temporary total disability | Lipkin & Apter

temporary total disability

Duty Disability and Temporary Total Disability Paid due to Meniscus Tear

The Workers’ Compensation attorneys at Lipkin & Apter were contacted by M.R., a fifty-year-old suburban police officer who suffered a serious knee injury, that ultimately required knee surgery to repair his knee while responding to an emergency call. Lipkin & Apter was repeatedly forced to argue with the insurance company for M.R.’s employer to ensure that he received his temporary total disability (i.e. weekly benefits) while he remained unable to work. Additionally, he pursued a finding of permanent and total disability from the Illinois Pension Board while receiving TTD from Workers’ Compensation-a process that took many months of diligence and patience. Ultimately, M.R. was awarded a Duty Disability monthly pension. Lipkin & Apter was then able to secure for M.R. an excellent Lump Sum Workers’ Compensation settlement over $147,000.00, an amount equal to 40% loss of a person as a whole for permanent disability.
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Back Pay, Surgery Costs and Total Temporary Disability Awarded Injured School Custodian

A 53-year-old long term and reliable school custodian JS contacted Lipkin & Apter after his school district failed to accommodate his light-duty work restrictions and denied him worker compensation, financial and medical benefits. He was told by his supervisor that the restriction written by his rheumatologist could not be honored - he either had to work full duty or not at all, at which point JS went home. As a result, JS had now been unemployed and penniless for several months and was not receiving any temporary total disability benefits or weekly workers compensation and a petition for an emergency trial was filed immediately. During the trial, the school district attempted to discredit JS's account by discrediting the number of pieces of furniture he had to move each night and the number of classrooms for which he was responsible. On the other hand, Lipkin & Apter attorneys cross-examined his supervisors to reveal that JS performed his job well and so they had little reason to actually watch him work. Meaning they did not know how he rearranged the chairs and desks. Nor did they know the distance the equipment had to be moved. Following the trial, the arbitrator Awarded Medical Benefit, Temporary Total Disability, Back Pay, and Permanent Disability to JS.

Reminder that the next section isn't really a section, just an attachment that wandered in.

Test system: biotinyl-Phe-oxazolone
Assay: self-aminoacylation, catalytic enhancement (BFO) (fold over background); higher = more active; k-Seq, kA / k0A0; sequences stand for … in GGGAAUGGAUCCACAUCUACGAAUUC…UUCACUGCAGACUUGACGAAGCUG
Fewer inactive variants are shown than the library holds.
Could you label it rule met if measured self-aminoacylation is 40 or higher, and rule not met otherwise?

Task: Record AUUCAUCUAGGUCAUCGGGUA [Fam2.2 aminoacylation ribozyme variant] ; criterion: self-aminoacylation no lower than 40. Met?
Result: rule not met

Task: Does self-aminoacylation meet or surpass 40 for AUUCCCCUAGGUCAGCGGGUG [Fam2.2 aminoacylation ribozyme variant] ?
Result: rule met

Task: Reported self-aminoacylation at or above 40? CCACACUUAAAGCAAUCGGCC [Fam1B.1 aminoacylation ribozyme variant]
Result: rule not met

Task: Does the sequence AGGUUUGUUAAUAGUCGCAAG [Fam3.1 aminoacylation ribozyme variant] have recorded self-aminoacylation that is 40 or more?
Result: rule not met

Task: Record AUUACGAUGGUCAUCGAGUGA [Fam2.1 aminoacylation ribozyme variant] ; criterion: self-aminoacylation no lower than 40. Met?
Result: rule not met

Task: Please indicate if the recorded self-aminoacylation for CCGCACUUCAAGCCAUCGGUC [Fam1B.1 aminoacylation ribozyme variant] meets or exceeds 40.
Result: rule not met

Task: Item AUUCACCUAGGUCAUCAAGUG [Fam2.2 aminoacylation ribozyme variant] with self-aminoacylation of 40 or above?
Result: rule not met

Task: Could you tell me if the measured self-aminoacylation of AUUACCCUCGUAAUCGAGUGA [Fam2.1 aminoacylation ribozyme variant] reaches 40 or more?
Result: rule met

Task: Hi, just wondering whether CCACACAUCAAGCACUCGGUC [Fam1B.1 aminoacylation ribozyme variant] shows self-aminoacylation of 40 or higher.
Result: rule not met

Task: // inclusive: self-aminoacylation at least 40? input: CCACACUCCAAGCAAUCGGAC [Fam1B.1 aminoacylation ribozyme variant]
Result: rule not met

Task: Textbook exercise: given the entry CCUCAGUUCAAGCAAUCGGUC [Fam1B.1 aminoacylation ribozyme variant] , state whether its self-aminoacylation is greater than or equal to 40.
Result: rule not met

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What Are Your Options When IME Disputes Your Doctor’s Recommendations?

An Independent Medical Exam (IME) is an opportunity for the employer to have you examined by a doctor of their choosing. But the IME doctor is not going to engage you in a doctor-patient relationship. And they may not agree with the treating doctor. Here are your options.
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